Former Campus Echo assistant editor Gabi Clay-White with Aiden at two and one half weeks. Courtesy of Kiddie Kandides Studio

“The nurse gets me prepared for labor. My epidural is wearing off again, but it’s too late to get more, so I have to tough it out.” GABI CLAY-WHITE

time for the county, just to make sure I have some kind of income.

June 1 I’ve been really clingy with my mom lately. It seems like wherever she goes, I have to go, even if I’m tired or my back is hurting. I keep thinking that something bad will happen to her while she’s gone. So I try to spend as much time with her as I can. It doesn’t help that she’s leaving town at the end of this month for a few days. I just hope I don’t go into labor while she’s gone!

June 26 My mom left today. She doesn’t know this, but after I dropped her off at the airport, I broke down and cried. I hope she makes it safely. I really wanted to go with her but the airlines won’t let me fly because I’m too far into my pregnancy. I’m just going to have to tough it out for the next few days until she comes back.

July 4 My mom is back and I can’t be any happier! I was extremely lonely and didn’t want to bother any of my friends, so I just stayed to myself and wrote a lot of

poems and letters to Aiden. Now that she’s back, we’re going to a friend’s house to celebrate the holiday. Aiden is gaining half a pound a week now and I just hit my ninth month. I’m praying he comes early because I’m starting to feel the pains of pregnancy. I feel like I’m going to topple over every time I walk. It’s horrible. From now until my due date, I will be seeing my doctor every week. He says these problems are not unusual. I’m just ready to see my little angel.

July 31 Ugh! He’s still not here! I have only three more days until my due date, but I’m getting impatient. At my appointment on Monday, I’m going to ask my doctor to induce my labor. I think I’ve been having mild contractions, but I’m not sure. My mom and I have already had three false alarms, but after doing some tests, my hospital has sent me back home. The suspense is killing me!

August 5 My doctor induced my labor yesterday with a procedure called “stripping the membranes.”

Vote

DNC

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expects Obama to win. Overstreet said her big fear is that Obama could get assassinated because he is black. “It may sound crazy, but in this day and age, every time a black person tries doing something good, there is a bad outcome to it,” said Overstreet. Reggie Jones, sports management sophomore, said he plans to vote and also expects Obama to win. B u t Jones says that change will be slow. Maria Vasquez, business freshman, also plans to vote and also expects Obama to win. “America seems to be looking for a difference,” said Vasquez. “I am American-born. My family is immigrant. Any decisions being made will affect my entire family in a lot of ways.” said Vasquez, whose most important concern is immigration. The stakes are high according to Wilson, who said that people “irritate him” who say that their vote doesn’t matter and that the system will never change. Wilson said that there will never be positive change until every individual accepts the responsibility to be an agent of that change.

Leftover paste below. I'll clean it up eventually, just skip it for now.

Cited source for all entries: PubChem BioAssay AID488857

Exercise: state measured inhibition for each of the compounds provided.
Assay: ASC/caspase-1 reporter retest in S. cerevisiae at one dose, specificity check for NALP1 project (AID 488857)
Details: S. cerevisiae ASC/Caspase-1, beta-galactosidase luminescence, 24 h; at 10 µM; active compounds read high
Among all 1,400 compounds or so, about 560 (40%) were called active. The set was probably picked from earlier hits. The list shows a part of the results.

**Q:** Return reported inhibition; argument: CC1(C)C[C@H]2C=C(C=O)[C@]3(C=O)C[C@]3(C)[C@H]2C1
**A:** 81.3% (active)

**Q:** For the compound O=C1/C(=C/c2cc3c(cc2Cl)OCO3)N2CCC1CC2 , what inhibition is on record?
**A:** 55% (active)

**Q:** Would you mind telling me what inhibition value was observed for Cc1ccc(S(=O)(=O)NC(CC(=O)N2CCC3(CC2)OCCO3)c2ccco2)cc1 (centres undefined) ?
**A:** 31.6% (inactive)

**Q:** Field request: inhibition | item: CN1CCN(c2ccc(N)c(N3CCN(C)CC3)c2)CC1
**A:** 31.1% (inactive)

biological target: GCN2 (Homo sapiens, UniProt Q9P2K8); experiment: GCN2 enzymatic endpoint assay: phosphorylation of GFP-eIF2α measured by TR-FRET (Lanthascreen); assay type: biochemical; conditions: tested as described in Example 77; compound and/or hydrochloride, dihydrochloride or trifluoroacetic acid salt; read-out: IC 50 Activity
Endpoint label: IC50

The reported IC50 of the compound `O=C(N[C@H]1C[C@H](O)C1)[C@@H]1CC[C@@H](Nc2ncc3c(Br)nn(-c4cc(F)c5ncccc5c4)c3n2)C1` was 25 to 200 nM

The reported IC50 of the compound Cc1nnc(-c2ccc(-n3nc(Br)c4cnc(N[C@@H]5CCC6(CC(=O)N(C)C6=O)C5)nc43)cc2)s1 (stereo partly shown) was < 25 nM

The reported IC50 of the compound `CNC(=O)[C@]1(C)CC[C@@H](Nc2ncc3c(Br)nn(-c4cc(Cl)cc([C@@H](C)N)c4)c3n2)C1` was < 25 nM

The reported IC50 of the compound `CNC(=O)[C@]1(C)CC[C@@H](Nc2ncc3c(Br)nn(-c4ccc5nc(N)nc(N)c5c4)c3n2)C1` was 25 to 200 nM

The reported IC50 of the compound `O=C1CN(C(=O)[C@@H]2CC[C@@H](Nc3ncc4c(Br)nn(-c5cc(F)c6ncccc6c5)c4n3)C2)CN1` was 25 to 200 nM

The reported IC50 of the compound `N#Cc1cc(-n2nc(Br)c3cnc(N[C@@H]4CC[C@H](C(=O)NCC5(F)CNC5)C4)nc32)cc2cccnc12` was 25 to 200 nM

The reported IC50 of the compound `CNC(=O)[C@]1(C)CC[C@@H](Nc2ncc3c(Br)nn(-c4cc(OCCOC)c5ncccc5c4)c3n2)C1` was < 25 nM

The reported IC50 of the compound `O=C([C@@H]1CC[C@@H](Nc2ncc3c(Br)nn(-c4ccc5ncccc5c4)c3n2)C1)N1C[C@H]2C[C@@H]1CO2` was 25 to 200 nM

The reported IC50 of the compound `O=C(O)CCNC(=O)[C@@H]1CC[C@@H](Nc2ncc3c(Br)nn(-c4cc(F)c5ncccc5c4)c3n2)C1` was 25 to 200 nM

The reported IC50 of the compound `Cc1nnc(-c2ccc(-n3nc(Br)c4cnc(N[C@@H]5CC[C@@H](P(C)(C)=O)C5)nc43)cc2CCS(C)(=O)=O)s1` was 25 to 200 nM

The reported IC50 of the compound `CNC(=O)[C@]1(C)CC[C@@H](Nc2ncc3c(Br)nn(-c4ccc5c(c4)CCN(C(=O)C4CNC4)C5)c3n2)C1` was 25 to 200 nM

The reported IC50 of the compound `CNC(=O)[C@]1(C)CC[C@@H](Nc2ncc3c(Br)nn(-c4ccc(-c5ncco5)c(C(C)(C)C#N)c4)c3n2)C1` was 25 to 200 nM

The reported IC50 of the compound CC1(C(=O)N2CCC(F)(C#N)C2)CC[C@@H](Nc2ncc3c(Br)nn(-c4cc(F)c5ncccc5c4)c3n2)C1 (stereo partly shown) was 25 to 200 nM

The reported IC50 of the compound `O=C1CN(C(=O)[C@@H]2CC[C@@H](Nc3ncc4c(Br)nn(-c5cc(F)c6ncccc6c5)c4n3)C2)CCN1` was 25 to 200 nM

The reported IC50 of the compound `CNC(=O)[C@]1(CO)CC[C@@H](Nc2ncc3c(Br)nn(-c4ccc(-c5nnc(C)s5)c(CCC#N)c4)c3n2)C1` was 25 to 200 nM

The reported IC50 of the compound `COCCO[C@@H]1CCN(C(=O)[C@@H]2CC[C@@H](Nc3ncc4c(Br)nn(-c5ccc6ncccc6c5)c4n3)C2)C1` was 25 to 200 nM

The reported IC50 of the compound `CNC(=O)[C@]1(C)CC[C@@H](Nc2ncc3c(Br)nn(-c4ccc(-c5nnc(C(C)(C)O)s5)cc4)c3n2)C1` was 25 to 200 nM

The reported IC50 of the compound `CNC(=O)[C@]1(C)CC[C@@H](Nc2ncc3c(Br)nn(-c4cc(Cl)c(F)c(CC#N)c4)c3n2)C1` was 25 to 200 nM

duces his father Joe Biden, who speaks about life and hope, his struggles as a father, and the love of his wife, Jill. Jill Biden steps out to address the crowd. “Joe, we have a special guest in the house tonight…” Then, a tall man strides out, to pandemonium; 20,000 screaming, crying, cheering supporters. He thanks supporters and foretells the historic event that awaits the country. 3:30 p.m., Aug. 28 Denver Convention Center After a week without sleep, this is the final night. The North Carolina Dems are seated in Section 522: nosebleed. After three hours of phone calls and arguing with DNC staff, I have two press passes for Section 133: field seats. Press credentials allow us to bypass the two-mile-long lines to get into the stadium, a mass exodus pressing to witness a defining moment in the 21st Century. We only have to wait for 10 minutes before we are in the INVESCO Mile-High Stadium, as opposed to the average three-hour wait for regular patrons. Remembering the melee of the previous convention nights, we move quickly to find good seats. After an

hour of scouting and sneaking, Rabbi, an N.C. College Democrat from Campbell University, and I are seven rows from the field and within 100 yards of the stage. In the skybox directly behind us, Oprah Winfrey and Co. distract us from Chairman Dean’s opening remarks. Over the next five hours, musicians play, people cheer, surrogates speak, and we pass time with hot dogs, cheesy popcorn, and $4 bottles of water. I call many friends to let them know we have great seats at the show of a lifetime. The cool mountain wind whips through the open-air stadium, and people step out for a warm coffee. After a day-long wait, evening falls on Denver, and the stadium lights slowly brighten. The festivities are at the advent of kickoff. Senator Obama is introduced by Senator Biden and Illinois Senator Dick Durbin. The lights dim, and the stadium’s Jumbotron TV screens an inspiring introductory short film chronicling Obama’s rise from obscurity. A string ballad sets the soundtrack for the film, as the screens go dark, the lights go up, and Obama

He said this should cause cramping of my uterus that will bring on contractions. I think it’s working too. My contractions seem to be getting closer together and the pain is becoming more intense. They started at 4:30 p.m. and haven’t stopped coming. I’m going to the hospital just to make sure. I’ll let you know what happens.

August 10 Aiden Nicholas is finally here! Okay, let me tell you all about it. When I got to the hospital, I had only dilated one centimeter (keep in mind that you have to dilate to ten to start delivery), and they were going to send me home but the monitors kept indicating that Aiden was showing signs of stress. This made them decide to induce my labor around midnight. Six hours later, I had dilated to three centimeters. I asked for an epidural (a procedure in which they numb you from the waist down), but it seems to be wearing off – I’m feeling every contraction and it hurts! I finally made it to eight centimeters around 7 p.m., but because Aiden is show-